History of Lebanon

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The coastal plain of Lebanon is the historic home of a string of coastal trading cities of Semitic culture, which the Greeks termed Phoenicia, whose maritime culture flourished there for more than 2,000 years. Ancient ruins in Byblos, Berytus (Beirut), Sidon, Sarepta (Sarafand), and Tyre show a civilized nation, with urban centres and sophisticated arts. Present-day Lebanon was a cosmopolitan centre for many nations and cultures. Its people roamed the Mediterranean seas, skilled in trade and in art, and founded trading colonies. They were also the creators of the oldest known 24-letter alphabet, a shortening of earlier 30-letter alphabets such as Proto-Sinaitic and Ugaritic.

The ancient Lebanese set for sail and colonized overseas. Their most famous colonies were Cadiz in today’s Spain and Carthage in today’s Tunisia.

Phoenicia maintained an uneasy tributary relationship with the neo-Assyrian and neo-Babylonian empires; it was conquered outright by the Achaemenid dynasty of Persia, which organized it as a satrapy. It was added to the empire of Alexander the Great, who notably conquered Tyre (332 BC) by extending a still-extant causeway from the mainland in a seven-month effort. It fell to the Seleucid Empire after Alexander's death. The area was conquered by the Roman Empire in the first century and remained Roman until the advent of the Caliphate. Christianity was introduced to Phoenicia from neighboring Galilee soon after the time of Jesus of Nazareth; the Arab advances brought Islam soon after the death of Muhammad. Muslim influence increased greatly in the seventh century when the Umayyad capital was established at nearby Damascus.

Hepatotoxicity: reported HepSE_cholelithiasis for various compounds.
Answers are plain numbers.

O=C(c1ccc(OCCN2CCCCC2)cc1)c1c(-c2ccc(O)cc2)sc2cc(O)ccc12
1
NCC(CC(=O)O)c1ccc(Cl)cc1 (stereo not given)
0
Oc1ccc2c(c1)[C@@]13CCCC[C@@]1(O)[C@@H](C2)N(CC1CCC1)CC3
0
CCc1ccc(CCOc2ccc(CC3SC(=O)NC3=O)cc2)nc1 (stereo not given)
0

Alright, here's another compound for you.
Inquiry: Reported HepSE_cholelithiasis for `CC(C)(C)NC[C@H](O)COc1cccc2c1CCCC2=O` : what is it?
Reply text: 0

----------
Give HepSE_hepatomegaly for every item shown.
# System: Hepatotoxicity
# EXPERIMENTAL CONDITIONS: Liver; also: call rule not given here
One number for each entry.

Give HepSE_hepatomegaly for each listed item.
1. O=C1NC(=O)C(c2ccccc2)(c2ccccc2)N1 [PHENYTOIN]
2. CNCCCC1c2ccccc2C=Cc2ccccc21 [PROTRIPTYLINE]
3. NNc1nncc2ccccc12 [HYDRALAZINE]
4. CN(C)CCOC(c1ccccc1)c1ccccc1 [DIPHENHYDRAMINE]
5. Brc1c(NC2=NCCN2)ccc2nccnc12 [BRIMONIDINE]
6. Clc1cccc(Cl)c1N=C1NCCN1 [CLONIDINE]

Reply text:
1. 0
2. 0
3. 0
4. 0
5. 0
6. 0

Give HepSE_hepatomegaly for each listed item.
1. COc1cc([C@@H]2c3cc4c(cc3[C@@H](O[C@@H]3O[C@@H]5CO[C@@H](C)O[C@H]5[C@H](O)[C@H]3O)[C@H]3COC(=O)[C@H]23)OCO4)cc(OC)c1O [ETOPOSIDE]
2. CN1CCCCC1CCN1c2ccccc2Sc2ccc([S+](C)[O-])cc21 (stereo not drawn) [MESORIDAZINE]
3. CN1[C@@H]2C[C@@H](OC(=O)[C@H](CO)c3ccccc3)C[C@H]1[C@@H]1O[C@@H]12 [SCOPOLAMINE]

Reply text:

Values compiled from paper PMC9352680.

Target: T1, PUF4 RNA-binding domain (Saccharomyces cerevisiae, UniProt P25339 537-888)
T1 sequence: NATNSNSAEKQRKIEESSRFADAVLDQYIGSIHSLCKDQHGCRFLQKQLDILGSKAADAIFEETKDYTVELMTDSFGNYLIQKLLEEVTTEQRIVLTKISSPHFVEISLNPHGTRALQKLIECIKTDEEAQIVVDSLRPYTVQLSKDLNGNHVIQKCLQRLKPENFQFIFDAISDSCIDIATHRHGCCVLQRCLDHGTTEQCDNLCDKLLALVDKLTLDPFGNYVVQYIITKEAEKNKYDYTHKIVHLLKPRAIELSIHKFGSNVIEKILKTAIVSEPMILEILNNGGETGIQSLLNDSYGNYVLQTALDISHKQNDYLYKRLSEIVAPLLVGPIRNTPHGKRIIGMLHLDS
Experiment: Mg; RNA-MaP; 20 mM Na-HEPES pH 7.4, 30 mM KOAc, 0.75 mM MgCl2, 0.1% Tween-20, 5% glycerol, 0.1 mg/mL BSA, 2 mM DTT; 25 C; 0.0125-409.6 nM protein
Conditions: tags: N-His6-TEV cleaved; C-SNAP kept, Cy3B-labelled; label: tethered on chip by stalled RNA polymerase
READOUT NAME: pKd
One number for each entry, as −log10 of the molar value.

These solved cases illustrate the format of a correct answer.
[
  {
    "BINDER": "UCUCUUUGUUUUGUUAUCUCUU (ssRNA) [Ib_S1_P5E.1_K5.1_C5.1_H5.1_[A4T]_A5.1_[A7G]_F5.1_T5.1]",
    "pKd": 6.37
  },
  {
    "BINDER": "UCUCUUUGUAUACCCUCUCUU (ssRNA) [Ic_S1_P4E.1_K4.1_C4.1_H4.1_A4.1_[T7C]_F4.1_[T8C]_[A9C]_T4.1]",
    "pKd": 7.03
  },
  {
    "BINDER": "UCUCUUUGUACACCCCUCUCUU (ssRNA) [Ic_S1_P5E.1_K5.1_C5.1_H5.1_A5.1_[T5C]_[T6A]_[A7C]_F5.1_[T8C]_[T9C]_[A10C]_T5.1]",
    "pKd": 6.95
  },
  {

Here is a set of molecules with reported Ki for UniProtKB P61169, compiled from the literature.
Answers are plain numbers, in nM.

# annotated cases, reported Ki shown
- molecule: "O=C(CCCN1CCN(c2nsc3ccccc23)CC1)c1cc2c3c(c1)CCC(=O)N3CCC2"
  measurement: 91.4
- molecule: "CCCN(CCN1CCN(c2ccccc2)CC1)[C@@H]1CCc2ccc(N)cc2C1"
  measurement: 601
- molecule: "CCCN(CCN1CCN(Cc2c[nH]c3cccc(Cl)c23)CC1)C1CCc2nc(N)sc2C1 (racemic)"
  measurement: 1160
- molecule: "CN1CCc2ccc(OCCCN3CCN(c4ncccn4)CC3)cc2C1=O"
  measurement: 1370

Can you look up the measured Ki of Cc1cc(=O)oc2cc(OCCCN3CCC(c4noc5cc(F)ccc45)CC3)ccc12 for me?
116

Arab rule and the Middle Ages

During the Middle Ages, Lebanon was heavily involved in the Crusades. Lebanon was in the main path of the First Crusade's advance on Jerusalem. Later, Frankish nobles occupied present-day Lebanon as part of the southeastern Crusader States. The southern half of present-day Lebanon formed the northern march of the Kingdom of Jerusalem; the northern half was the heartland of the County of Tripoli. Although Saladin eliminated Christian control of the Holy Land around 1190, the Crusader states in Lebanon and Syria were better defended. Muslim control of Lebanon was reestablished in the late 13th century under the Mamluk sultans of Egypt. Lebanon was later contested between Muslim rulers until the Ottoman Empire solidified authority over the eastern Mediterranean. Ottoman control was uncontested during the early modern period, but the Lebanese coast became important for its contacts and trades with Venice and other Italian city-states.

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